This is a very brief but thoughtful essay on the perils of our energy regime. Last summer we had the Gulf oil spill and now we have the Japanese nuclear disaster. Are we digging our selves a hole that we can't dig out of, or at least that will trap us--in terms of health and wealth--for decades? The Frankenstein myth should still hold some resonance for us. Again, I have to point to Thomas Homer-Dixon and his The Ingenuity Gap as a prophet about these issues. Of course, let me be clear: I'm not a Luddite. I really, really enjoy my electronics. Life would be much poorer with electricity. However, we'd better think of some very good answers to our energy future or we're in for more and more problems.
On the other hand, Frank Robinson at the Rational Optimist points out that nothing is risk free, that we've not had very many deaths from nuclear power, and that we need nuclear power if we're going to reduce carbon emissions. All very valid points. Here's the question that is not answered: can the nuclear industry operate under tort standards of conduct? Should nuclear power adhere to strict liability standards (I say "yes", and I think that may be the current law). If the industry can't live with that standard; if they can't provide that degree of protection; if that can't pay the level of damages that they might cause, then should we use this source of energy? How much in damages might we be talking about? I don't know, but how much did BP pay for its Gulf clean-up? Tough issues.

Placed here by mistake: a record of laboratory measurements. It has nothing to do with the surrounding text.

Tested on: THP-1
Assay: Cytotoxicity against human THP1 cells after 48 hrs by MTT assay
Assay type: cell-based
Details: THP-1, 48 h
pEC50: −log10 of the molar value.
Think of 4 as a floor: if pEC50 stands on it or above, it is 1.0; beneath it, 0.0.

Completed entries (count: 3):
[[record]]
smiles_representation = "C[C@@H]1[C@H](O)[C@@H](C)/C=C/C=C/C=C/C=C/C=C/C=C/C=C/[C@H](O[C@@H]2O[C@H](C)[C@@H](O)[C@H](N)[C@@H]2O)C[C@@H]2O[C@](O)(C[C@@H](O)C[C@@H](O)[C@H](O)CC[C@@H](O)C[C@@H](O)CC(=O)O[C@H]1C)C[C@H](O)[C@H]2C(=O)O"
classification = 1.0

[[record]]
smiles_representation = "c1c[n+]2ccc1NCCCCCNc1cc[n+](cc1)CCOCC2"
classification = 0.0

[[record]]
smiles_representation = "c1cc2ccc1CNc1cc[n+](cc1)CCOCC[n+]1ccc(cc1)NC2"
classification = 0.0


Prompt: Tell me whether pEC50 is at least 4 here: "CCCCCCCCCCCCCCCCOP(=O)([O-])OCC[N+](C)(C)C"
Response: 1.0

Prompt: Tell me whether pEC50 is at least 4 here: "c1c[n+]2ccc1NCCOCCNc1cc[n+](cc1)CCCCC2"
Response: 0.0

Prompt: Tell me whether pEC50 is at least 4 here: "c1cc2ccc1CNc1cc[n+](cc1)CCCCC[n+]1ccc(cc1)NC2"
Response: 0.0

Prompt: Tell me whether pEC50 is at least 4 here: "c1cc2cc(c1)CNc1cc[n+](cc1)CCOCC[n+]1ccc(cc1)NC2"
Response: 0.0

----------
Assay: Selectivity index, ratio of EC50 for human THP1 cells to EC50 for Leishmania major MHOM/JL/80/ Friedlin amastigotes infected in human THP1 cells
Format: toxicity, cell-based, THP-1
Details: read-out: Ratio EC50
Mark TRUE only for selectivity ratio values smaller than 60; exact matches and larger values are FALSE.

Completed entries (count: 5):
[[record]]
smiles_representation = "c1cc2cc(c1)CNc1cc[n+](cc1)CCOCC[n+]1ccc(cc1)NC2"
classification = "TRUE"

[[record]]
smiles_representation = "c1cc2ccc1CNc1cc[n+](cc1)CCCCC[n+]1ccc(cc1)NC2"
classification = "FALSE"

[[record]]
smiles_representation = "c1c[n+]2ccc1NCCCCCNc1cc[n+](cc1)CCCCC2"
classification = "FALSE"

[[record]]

Saturday, March 19, 2011
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I noted this book here. Now Garry Wills weighs in, and he's having none of it. While I found the book had some merit, Will really finds it lacking. They talk Homer & St. Augustine, and you don't venture into this territory without the classicist Wills to deal with, and deal with them he does. I must agree that their idea of being taken up or in by "the gods" strikes me as an uncertain thing, as there are many false gods out there. And sports as the equivalent of deep religious practice? I don't think so either.